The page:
China shocked by cooking oil contamination scandal

Image source, Getty Images

  • Author, Joao da Silva
  • Role, Business reporter

The Chinese government has said it is launching an investigation into allegations that fuel tankers have been used to transport cooking oil laced with toxic chemicals without properly cleaning the oil between loads.

The controversy spread online as users on social media expressed concerns about possible food contamination.

According to state-run Beijing News, tankers used to transport fuel were found carrying food products such as cooking oil and syrup and had not been properly disinfected.

According to a driver quoted by the newspaper, the practice of transporting cooking oil in contaminated fuel trucks was so widespread that it was considered an “open secret” in the industry.

This case is yet another blow to public confidence in the Chinese government’s ability to enforce food safety standards.

The controversy has been the top trending topic on Chinese social media in recent days.

Tens of thousands of posts about the scandal have been posted on Weibo, the national equivalent of X and formerly known as Twitter, and have been viewed millions of times.

“Food safety is the most important thing,” read one comment that was liked more than 8,000 times.

Another comment read: “As an ordinary person, just surviving in this world is an amazing thing in itself.”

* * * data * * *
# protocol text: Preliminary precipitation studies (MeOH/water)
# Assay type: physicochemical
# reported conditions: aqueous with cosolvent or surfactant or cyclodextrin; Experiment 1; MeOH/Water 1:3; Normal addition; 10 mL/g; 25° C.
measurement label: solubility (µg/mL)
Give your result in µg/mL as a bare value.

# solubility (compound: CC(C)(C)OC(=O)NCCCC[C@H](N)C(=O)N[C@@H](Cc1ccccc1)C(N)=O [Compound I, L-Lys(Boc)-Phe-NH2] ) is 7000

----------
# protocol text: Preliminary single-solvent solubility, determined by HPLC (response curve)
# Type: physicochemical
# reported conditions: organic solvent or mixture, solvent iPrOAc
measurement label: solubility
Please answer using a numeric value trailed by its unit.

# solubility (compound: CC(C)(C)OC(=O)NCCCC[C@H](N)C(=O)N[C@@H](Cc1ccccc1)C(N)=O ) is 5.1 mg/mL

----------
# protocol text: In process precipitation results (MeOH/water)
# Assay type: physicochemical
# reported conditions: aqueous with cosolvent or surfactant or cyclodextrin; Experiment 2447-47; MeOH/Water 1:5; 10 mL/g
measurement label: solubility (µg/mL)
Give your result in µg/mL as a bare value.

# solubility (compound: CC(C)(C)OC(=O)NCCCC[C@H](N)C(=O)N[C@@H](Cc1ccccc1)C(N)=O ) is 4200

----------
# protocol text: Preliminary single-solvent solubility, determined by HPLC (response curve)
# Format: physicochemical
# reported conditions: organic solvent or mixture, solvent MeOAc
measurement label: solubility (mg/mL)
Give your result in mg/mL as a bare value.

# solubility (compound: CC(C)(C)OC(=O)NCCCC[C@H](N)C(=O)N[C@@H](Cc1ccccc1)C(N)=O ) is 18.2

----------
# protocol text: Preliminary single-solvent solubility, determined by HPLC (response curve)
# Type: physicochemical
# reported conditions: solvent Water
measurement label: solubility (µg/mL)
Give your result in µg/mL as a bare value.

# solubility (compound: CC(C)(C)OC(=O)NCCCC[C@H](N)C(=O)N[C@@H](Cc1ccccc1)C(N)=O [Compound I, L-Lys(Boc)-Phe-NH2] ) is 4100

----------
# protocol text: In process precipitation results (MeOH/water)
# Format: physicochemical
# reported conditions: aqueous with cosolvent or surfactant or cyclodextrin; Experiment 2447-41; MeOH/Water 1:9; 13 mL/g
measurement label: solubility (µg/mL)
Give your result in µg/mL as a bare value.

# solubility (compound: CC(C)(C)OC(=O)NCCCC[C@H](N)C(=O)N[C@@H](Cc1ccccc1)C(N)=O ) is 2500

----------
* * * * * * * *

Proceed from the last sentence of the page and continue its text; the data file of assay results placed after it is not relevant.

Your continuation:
Many compared it to the 2008 Sanlu milk scandal, in which some 300,000 children fell ill and at least six died after drinking powdered milk contaminated with high levels of the industrial chemical melamine.

“This is much worse than the Sanlu scandal, it cannot be solved with money alone. [a] “, said one user.

In China, tankers are not limited to a certain type of goods. In theory, they can also carry food products right after transporting coal-based oil.

The claims involve several major Chinese companies, including a subsidiary of state-owned Sinograin and the Hopefull Grain and Oil Group.

Sinograin has indicated that it is investigating whether food safety regulations are being properly observed.

The company has also said it will immediately stop using trucks that violate the rules.

A representative of Hopefull Grain told the government-run Global Times newspaper that the company was conducting a “thorough self-inspection”.

The Chinese government has said food safety officials will investigate the allegations.

They have promised to punish all companies and individuals involved in wrongdoing.

They have also promised to immediately publish the findings of their research.

“Illegal enterprises and those responsible will be severely punished in accordance with the law and will not be tolerated,” state broadcaster CCTV said.

At the local level, the provincial governments of Hebei and Tianjin have indicated that they are also investigating the issue.

Additional reporting by Fan Wang

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